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January 30, 2013

Obama expects immigration reform by the end of the year

President Obama told a Spanish language television network that he expects immigration reform to be in place before the end of this year.

Maria Elena Salinas of Univision -- one of two Spanish language anchors to interview Obama at the White House today -- tweeted the bit this afternoon. The entire interview is embargoed until 6:30 p.m.

Univision noted in its promo of the interview that it was during the debate it sponsored last September that Obama declared that the biggest failure of his first term was his failure to achieve the immigration overhaul he had promised in his first campaign.

Salinas said Obama also told her that he believes Congress can tackle immigration and gun control at the same time.

WH says death of girl in Chicago speaks to need for gun control

White House Press Secretary Jay Carney called the shooting death of a 15-year-old girl in Chicago a "terrible tragedy" and that the first family's "thoughts and prayers are with the family."

The girl, Hadiya Pendleton, who was in a band that performed at Obama's inaugural last week, was a bystander in a shooting in a park near Obama's Chicago home.

Carney said the case also points to the need for greater gun restrictions: "As the president has said, we will never be able to eradicate every act of evil in this country, but if we can save even one child's life, we have an obligation to try when it comes to the scourge of gun violence."

To that end, Obama plans to meet later today at the White House with former Rep. Gabrielle Giffords and her husband, Mark Kelly. Giffords earlier today testified before a Senate panel looking at ways to curb gun violence, saying that "Americans are counting" on Congress to be "courageous."

Carney defended the administration's call for universal background checks, singling out the NRA's Wayne LaPierre for his opposition to them: "That's an issue on which the NRA and Wayne LaPierre is in a very distinct minority, if that's their position."

And he suggested that it's unlikely that Rep. Marsha Blackburn, R-Tenn. will be getting an invite to Camp David anytime soon. A reporter asked Carney for his reaction to Blackburn's call for an invite to a skeet shooting match at the presidential retreat, saying she's skeptical of Obama's claims and believes she's a better shot.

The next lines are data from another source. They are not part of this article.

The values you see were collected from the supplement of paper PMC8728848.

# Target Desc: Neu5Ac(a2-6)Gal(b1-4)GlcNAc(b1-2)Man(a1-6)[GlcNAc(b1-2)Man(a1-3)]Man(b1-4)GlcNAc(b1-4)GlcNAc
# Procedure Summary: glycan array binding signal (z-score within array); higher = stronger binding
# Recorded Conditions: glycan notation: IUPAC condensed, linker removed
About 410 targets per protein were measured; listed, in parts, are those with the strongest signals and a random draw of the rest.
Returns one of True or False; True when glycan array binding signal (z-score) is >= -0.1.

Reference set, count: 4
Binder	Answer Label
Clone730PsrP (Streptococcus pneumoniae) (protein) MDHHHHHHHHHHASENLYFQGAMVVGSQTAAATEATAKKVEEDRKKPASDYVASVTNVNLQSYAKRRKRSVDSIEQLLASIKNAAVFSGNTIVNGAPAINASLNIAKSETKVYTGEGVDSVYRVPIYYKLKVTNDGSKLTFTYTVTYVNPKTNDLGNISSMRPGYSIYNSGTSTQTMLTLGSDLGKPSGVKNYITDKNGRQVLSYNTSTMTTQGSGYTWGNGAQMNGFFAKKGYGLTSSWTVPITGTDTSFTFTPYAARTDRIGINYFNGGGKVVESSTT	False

"I have none," Carney replied.

Cowan named to succeed Kerry in Senate

William "Mo" Cowan was tapped Wednesday to become interim U.S. senator from Massachusetts, replacing John Kerry, who was confirmed as Secretary of State Tuesday.

Cowan, 43, former chief of staff to Gov. Deval Patrick, becomes the Senate's second African-American member and first to represent Massachusetts since Republican Ed Brooke in the late 1960s and 1970s.

Cowan said he would not seek the seat in a special election in June.

Patrick said Cowan's appointment was "the affirmation of the American Dream," according to the Boston Globe. He had been Patrick's chief of staff from 2010 until leaving last November.

Kerry had held the seat for 29 years. The race to succeed him in June is expected to feature Republican Scott Brown, who lost his re-election bid in November to Sen. Elizabeth Warren, D-Mass., and Rep. Edward Market, D-Mass., and possibly Rep. Stephen Lynch, D-Mass.

Patrick said Wednesday, “Mo's service on the front lines in our efforts to manage through the worst economy in 80 years and build a better, stronger Commonwealth for the next generation has earned him the respect and admiration of people throughout government. The people of the Commonwealth have benefited from his wisdom and good judgment during his time in our office, and will again in the Senate."

Cowan termed himself "honored and humbled by this appointment today."

To read the full statement: http://www.mass.gov/governor/pressoffice/pressreleases/2013/0130-interim-senator.html

He pledged that "during this interim period I will work as hard as humanly possible to perform my duties with the needs and aspirations of our state's citizens foremost in mind.

According to the governor's office, from 1997 to 2009, Cowan practiced civil litigation as an associate and later a partner in the Boston office of Mintz, Levin, Cohn, Ferris, Glovsky and Popeo, PC and as a Special Assistant District Attorney in the Office of the Middlesex County District Attorney.